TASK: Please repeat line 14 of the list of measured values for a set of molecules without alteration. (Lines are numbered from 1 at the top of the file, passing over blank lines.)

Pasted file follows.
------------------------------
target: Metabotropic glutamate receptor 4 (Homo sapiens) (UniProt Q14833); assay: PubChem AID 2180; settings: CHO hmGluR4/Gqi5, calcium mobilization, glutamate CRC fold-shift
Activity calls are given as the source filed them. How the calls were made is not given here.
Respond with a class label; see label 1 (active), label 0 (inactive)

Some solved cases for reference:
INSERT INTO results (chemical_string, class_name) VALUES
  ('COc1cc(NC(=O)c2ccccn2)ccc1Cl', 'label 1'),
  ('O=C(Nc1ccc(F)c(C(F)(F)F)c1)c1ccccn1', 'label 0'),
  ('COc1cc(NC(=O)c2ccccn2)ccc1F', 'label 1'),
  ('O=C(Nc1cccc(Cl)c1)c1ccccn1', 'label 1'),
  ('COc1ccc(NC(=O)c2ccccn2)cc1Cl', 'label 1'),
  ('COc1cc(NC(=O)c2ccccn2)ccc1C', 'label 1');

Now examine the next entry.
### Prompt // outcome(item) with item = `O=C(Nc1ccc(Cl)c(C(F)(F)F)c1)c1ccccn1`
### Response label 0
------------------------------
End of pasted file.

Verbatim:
### Response label 0